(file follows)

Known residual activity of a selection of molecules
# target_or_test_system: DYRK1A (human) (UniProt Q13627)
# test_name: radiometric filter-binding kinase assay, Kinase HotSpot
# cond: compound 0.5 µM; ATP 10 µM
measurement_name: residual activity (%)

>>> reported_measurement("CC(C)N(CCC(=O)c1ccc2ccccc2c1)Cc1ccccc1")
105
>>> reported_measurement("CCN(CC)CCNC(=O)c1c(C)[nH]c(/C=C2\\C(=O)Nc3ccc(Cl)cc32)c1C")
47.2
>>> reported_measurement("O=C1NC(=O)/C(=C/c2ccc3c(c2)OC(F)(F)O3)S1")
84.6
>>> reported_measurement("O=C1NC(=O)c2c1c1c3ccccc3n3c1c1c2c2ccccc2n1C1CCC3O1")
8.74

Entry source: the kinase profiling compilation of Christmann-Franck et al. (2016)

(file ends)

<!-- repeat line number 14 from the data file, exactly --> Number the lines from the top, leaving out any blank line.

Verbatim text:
Entry source: the kinase profiling compilation of Christmann-Franck et al. (2016)